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Embedded Artist

Over recent years, we've become familiar with the term "embedded journalist." What about "embedded artist?"

WBUR's Andrea Shea has this story about Claire Beckett, a Boston photographer who hunkered down at military training camps to shoot newly enlisted soldiers getting ready for combat in Iraq.

One more thing: this artist uses a very unique camera.

TEXT OF STORY:

ANDREA SHEA: Claire Beckett admits she's obsessed with military preparedness. A small sampling of images she shot at training camps line the foyer in her Jamaica Plain studio. Soon they'll be hanging in a South End gallery show titled, 'Simulating Iraq.' One of the most powerful is a portrait of a young soldier lying prone in the mud. His right cheek is flush against the wet, brown earth. Beckett refers to this drill position as the 'low crawl.'

CLAIRE BECKETT: Some of these kids were literally crying by the time the exercise was over. And you can see he's really fatigued but you can also tell he's pretty proud and he's accomplished something.

ANDREA SHEA: You can tell because Beckett's photographs are almost, but not quite, life-size. Beckett says she renders them large for a reason.

CLAIRE BECKETT: When we stand and look at them they're looking at us and we're sort of in a one-to-one relationship which I really like because I want to provoke you to look at the people and think about what it would be to be in their shoes.

ANDREA SHEA: Beckett's photographs are her response to public apathy about the war in Iraq...and news reports about American soldiers lacking armored vehicles and body armor. Three years ago the National Guard gave the then 26 year-old artist access to basic trainees only a few years younger than herself. Leslie Brown, Curator at the Photographic Resource Center in Boston says Beckett's work documents the transition from civilian to soldier artfully.

LESLIE BROWN: One of the things that I think makes her work so important is simply showing this, and showing it in a different way than say a photojournalist that's going over there.

ANDREA SHEA: For Brown, Beckett's intimate photographs also capture the awkwardness of the youth.

LESLIE BROWN: The body language and the skin and the, you know even one younger soldier he sort of has, some pimples, so this idea of sort of that humanness brings so many different layers to the work.

ANDREA SHEA: Brown says Beckett's unique, old-fashioned camera also makes her work standout.

Sound of camera shutter

CLAIRE BECKETT: It's a 4x5 Wista field camera. This camera, I think was made in the 70s, although it really is civil war-era technology.

ANDREA SHEA: Well-known Civil War photographer Matthew Brady used a similar camera. Beckett's has a modern lens...uses film...is made of wood and leather...and stands on a tripod. She crouches beneath a black clothe to shoot. It takes between 10 and 20 minutes of exposure time to capture her subjects. They must remain perfectly still.

CLAIRE BECKETT: Even the slightest movement of the head will make the picture be out of focus so we don't want that. So I'll close down my aperture... I'll cock my shutter...I'll close my lens...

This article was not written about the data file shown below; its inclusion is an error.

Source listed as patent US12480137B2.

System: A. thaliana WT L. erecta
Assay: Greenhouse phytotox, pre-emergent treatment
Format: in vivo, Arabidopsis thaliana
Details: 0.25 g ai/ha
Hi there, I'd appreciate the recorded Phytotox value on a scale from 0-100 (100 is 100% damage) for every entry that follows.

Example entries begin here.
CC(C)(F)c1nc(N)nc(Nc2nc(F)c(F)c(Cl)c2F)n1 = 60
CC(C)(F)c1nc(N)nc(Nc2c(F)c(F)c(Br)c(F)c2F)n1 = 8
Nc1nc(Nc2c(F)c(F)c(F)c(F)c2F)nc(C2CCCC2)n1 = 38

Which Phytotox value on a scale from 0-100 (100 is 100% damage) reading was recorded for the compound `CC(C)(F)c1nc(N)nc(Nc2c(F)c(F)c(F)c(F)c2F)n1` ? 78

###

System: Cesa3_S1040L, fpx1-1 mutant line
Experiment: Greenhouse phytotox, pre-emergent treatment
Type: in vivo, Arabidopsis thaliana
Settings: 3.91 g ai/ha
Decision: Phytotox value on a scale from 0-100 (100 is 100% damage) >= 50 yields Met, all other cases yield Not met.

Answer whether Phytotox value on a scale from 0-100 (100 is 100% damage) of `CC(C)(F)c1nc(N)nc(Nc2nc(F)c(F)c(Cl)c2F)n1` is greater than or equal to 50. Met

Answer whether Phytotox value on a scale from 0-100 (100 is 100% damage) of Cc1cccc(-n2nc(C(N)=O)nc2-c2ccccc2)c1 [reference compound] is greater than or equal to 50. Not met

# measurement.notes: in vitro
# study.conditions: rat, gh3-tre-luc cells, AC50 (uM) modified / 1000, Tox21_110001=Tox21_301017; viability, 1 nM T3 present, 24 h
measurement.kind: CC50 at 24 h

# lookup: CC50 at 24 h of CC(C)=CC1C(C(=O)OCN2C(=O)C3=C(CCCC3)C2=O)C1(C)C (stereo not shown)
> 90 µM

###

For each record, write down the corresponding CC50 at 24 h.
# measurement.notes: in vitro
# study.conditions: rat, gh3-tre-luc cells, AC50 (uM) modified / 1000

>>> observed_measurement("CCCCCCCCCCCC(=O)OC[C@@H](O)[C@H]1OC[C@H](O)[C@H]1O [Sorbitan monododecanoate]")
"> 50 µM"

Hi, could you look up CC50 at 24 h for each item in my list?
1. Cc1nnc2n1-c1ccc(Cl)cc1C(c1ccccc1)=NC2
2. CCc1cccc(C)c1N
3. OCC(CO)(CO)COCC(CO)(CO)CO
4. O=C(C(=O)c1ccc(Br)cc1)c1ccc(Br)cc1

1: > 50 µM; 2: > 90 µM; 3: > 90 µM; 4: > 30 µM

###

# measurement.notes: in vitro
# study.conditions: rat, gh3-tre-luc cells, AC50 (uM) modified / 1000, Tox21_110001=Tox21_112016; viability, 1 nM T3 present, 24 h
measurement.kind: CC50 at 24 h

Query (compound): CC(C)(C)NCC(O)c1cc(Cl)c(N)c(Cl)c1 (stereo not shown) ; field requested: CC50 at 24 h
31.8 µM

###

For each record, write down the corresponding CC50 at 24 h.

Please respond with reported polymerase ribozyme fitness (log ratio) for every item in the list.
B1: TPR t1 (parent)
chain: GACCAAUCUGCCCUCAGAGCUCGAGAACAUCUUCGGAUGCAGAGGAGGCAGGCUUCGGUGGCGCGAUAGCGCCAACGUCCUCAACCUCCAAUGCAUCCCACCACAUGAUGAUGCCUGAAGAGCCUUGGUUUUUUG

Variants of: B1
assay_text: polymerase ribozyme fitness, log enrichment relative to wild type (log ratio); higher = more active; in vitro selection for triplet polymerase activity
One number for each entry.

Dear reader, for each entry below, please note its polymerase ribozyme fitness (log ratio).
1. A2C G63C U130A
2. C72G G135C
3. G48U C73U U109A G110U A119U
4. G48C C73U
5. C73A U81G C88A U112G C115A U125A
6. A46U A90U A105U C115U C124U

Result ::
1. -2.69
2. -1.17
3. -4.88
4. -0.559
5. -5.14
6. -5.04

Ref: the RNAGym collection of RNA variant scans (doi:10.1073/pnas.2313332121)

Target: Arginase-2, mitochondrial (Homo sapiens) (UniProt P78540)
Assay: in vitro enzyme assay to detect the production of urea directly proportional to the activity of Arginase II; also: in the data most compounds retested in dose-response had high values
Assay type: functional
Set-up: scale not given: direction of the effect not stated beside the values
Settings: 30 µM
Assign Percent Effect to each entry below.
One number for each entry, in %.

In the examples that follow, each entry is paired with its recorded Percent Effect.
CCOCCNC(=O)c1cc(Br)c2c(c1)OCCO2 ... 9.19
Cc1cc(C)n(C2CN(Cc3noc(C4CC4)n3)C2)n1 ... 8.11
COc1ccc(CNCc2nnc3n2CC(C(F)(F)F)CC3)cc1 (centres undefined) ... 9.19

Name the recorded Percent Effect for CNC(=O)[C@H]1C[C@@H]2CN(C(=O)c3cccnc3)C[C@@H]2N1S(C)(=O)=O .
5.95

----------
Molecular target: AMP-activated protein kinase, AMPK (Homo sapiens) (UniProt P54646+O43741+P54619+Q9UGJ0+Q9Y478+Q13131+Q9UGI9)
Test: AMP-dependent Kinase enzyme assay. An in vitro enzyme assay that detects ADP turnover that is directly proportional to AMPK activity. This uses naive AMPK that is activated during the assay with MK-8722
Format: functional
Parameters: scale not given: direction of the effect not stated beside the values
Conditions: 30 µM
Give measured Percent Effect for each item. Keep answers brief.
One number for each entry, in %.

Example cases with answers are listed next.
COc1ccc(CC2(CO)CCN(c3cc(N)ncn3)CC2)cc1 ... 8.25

ANDREA SHEA: Even with the old-school camera Beckett is decidedly contemporary. She scans and perfects her images in her 'digital darkroom.'

Sound of scanner

ANDREA SHEA: But Beckett says her novel camera helped her capture more than images at military camps in Massachusetts, Georgia and South Carolina.

CLAIRE BECKETT: Each time I would go out in the field there would always be a process of winning trust in order to be able to photograph.

ANDREA SHEA: Soldiers usually keep their distance from journalists, says James Hinnant. He was a military Public Affairs officer at Fort Jackson, South Carolina when the artist was there in 2006.

JAMES HINNANT: In this case, with Claire and that unique camera and the black hood over it and all that, it naturally piqued their interest and they came up to her and wanted to know who she was and what she was doing and why she was there with them.

ANDREA SHEA: The amount of time and thought that goes into making these pictures reveals Beckett's intensions...according to Bernard Toale, owner of the Bernard Toale Gallery...where, on this day, Beckett's photographs are being unwrapped for installation.

Sound of unwrapping

ANDREA SHEA: Toale says Beckett's sincerity appealed to him when he first saw her images last year.

BERNARD TOALE: This was not someone who was making fun of... if there was irony you had to build it. This was someone who was really seriously interested in exploring these young peoples experience in getting ready for war.

ANDREA SHEA: For Becket getting to know that experience...first-hand...and some of the young soldiers has been emotional.

CLAIRE BECKETT: Sometimes when I'm with them it makes me feel really sad because, you know, I'm wondering what will happen very soon.

ANDREA SHEA: Beckett herself won't be going to Iraq. She's says she's more interested in being embedded here than there. Here she can continue to document 'the before' aspect of war...keeping it suspended and frozen in time.

For WBUR I'm Andrea Shea.

BACK ANNOUNCE: Claire Beckett has two solo shows up in New England right now. At the Bernard Toale Gallery in the South End and at the University of Rhode Island in Providence. To view a photo gallery of her work go to wbur.org.

This program aired on October 15, 2007. The audio for this program is not available.

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